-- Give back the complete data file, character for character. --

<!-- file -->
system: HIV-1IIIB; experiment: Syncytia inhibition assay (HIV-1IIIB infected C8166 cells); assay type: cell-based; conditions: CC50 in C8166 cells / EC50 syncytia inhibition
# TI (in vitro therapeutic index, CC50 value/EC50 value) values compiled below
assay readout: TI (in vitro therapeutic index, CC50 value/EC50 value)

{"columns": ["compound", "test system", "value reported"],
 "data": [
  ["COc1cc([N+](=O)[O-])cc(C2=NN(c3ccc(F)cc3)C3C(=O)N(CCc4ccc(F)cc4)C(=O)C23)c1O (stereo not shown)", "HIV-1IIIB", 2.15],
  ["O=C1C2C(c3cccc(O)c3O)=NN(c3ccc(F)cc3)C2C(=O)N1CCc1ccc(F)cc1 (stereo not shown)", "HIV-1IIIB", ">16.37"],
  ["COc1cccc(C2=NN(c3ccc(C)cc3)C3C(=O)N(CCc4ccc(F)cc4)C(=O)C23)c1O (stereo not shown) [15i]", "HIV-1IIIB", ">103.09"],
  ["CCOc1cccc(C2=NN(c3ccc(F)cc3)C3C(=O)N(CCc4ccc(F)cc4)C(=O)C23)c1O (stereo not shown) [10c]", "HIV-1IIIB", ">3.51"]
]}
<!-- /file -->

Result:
system: HIV-1IIIB; experiment: Syncytia inhibition assay (HIV-1IIIB infected C8166 cells); assay type: cell-based; conditions: CC50 in C8166 cells / EC50 syncytia inhibition
# TI (in vitro therapeutic index, CC50 value/EC50 value) values compiled below
assay readout: TI (in vitro therapeutic index, CC50 value/EC50 value)

{"columns": ["compound", "test system", "value reported"],
 "data": [
  ["COc1cc([N+](=O)[O-])cc(C2=NN(c3ccc(F)cc3)C3C(=O)N(CCc4ccc(F)cc4)C(=O)C23)c1O (stereo not shown)", "HIV-1IIIB", 2.15],
  ["O=C1C2C(c3cccc(O)c3O)=NN(c3ccc(F)cc3)C2C(=O)N1CCc1ccc(F)cc1 (stereo not shown)", "HIV-1IIIB", ">16.37"],
  ["COc1cccc(C2=NN(c3ccc(C)cc3)C3C(=O)N(CCc4ccc(F)cc4)C(=O)C23)c1O (stereo not shown) [15i]", "HIV-1IIIB", ">103.09"],
  ["CCOc1cccc(C2=NN(c3ccc(F)cc3)C3C(=O)N(CCc4ccc(F)cc4)C(=O)C23)c1O (stereo not shown) [10c]", "HIV-1IIIB", ">3.51"]
]}